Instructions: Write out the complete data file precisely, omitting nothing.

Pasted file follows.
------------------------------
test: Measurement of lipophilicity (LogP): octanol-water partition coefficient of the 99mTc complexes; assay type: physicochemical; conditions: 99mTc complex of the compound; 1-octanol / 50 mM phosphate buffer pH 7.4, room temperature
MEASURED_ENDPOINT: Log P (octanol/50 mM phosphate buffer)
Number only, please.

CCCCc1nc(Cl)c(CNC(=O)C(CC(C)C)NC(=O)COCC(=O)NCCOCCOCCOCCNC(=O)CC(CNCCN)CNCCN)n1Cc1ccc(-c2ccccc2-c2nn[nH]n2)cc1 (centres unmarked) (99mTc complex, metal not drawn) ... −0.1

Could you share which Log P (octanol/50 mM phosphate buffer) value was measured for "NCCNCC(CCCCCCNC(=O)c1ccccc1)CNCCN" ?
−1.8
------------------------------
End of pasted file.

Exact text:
test: Measurement of lipophilicity (LogP): octanol-water partition coefficient of the 99mTc complexes; assay type: physicochemical; conditions: 99mTc complex of the compound; 1-octanol / 50 mM phosphate buffer pH 7.4, room temperature
MEASURED_ENDPOINT: Log P (octanol/50 mM phosphate buffer)
Number only, please.

CCCCc1nc(Cl)c(CNC(=O)C(CC(C)C)NC(=O)COCC(=O)NCCOCCOCCOCCNC(=O)CC(CNCCN)CNCCN)n1Cc1ccc(-c2ccccc2-c2nn[nH]n2)cc1 (centres unmarked) (99mTc complex, metal not drawn) ... −0.1

Could you share which Log P (octanol/50 mM phosphate buffer) value was measured for "NCCNCC(CCCCCCNC(=O)c1ccccc1)CNCCN" ?
−1.8